Ferrari were frank in their post-race assessment of their lack of competitiveness during this weekend's Hungarian Grand Prix, even after both drivers succeeded in finishing in the points in Budapest.

"Going into this race weekend, we knew we would be struggling a bit," admitted team principal Stefano Domenicali after the race at the Hungaroring on Sunday afternoon.

"Today's result cannot put a smile on our faces because at no point in the race were we competitive,: he continued. "After a promising start to the season, we are experiencing a drop in competitiveness.

"Now we need to stay calm and not give up, which is what we are used to doing, especially in the most difficult times," he added. "We must use the next few weeks to gather some ideas and act promptly. I expect the whole team to react strongly with the intention of improving the car to allow our drivers to express all their potential."

Fernando Alonso started and finished the race in fifth place, which means that he loses second spot in the drivers championship to Lotus F1's Kimi Raikkonen. Even so, Alonso said that he felt the Hungary result was as good as they could have hoped for in the circumstances - and possibly even better.

"Finishing fifth today, maybe we actually did better than what should have been within our grasp," he said. "Mercedes, Lotus and Red Bull were quicker than us, a fact we had already seen from Friday's practice."

Ferrari's technical director Pat Fry agreed: "The result of this race is in line with our current potential: we knew this cycle of races would be difficult and that the fight for the podium at this track would be out of our reach.

"Car performance on both compounds did not give us any margin to attack, not even with a more aggressive strategy," Fry explained. "For this reason, we preferred to defend our positions from attacks from those behind and from those caused by traffic, opting for a more conservative strategy."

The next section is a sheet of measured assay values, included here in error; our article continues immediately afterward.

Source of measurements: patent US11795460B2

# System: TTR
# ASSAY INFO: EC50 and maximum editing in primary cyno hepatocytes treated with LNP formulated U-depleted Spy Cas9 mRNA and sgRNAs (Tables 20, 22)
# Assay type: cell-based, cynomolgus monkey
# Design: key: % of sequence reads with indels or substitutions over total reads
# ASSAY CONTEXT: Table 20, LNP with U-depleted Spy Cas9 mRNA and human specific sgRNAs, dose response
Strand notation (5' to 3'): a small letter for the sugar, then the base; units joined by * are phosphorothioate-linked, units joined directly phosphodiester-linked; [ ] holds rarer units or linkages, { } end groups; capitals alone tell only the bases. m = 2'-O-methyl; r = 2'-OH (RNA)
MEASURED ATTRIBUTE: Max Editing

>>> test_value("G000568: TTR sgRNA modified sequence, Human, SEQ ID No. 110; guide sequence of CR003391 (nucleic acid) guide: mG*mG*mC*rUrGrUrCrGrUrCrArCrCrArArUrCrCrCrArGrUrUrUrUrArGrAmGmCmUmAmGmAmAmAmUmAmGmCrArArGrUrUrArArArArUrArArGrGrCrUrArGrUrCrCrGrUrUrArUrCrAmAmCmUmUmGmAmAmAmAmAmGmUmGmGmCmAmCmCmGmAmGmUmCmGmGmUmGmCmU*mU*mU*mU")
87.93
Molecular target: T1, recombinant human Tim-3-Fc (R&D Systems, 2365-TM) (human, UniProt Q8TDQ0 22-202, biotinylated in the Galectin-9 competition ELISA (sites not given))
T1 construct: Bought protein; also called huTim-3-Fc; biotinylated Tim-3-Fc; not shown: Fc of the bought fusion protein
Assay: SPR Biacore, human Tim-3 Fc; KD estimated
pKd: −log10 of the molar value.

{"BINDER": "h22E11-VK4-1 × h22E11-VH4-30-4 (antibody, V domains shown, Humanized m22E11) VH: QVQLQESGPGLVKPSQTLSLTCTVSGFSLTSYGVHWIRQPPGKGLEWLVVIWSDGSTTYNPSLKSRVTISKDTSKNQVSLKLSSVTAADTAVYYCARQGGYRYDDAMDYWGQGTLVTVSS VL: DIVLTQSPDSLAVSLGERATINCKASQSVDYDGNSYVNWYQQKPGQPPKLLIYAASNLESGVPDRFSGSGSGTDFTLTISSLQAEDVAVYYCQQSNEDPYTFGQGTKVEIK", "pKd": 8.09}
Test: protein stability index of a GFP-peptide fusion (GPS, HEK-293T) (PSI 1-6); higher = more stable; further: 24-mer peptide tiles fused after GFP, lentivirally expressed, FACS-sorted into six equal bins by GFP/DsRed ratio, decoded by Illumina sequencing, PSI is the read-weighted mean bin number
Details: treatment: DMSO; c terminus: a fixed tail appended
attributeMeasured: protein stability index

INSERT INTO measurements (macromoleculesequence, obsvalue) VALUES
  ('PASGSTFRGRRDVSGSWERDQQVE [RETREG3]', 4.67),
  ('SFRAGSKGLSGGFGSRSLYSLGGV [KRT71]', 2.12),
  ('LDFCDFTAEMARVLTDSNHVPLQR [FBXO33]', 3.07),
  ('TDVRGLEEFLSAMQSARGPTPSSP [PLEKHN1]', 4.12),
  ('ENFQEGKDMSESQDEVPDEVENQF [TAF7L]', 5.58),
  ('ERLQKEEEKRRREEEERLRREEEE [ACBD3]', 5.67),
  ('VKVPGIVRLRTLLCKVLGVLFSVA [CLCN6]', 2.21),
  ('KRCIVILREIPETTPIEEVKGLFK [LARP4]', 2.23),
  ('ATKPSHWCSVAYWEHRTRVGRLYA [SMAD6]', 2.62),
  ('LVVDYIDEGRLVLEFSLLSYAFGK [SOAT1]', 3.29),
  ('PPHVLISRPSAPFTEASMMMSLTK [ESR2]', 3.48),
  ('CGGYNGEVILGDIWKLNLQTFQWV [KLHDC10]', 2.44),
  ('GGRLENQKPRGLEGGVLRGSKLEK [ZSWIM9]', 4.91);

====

"This race ends what's been a generally difficult month for us," Alonso concurred. "Silverstone and Nurburgring [are] part of a cycle where we were not up to par. However, looking at the points we have obtained, we haven't lost out too much.

"Today, Hamilton and Raikkonen helped us to keep the gap from growing too big to Vettel in the lead," he said, taking he long view of the season and finding reasons to be cheerful. "Now, our aim is to work hard to arrive at Spa and Monza with a more competitive car. There are still nine races to go and the points available are more than enough.

"The team can do it and the potential is there, so I don't see any reason why we can't fight right to the end of the championship, as we have always done".

Alonso's championship hopes were briefly threatened by a post-race investigation into illegal use of his DRS during the race, but the stewards concluded that the problem was due to the team leaving the system in a 'pre-race' setting that fed the driver incorrect information about when he could use the overtake assist.

As a result the stewards fined the team 15,000 euros but cleared Alonso himself of wrong-doing. (See separate story.)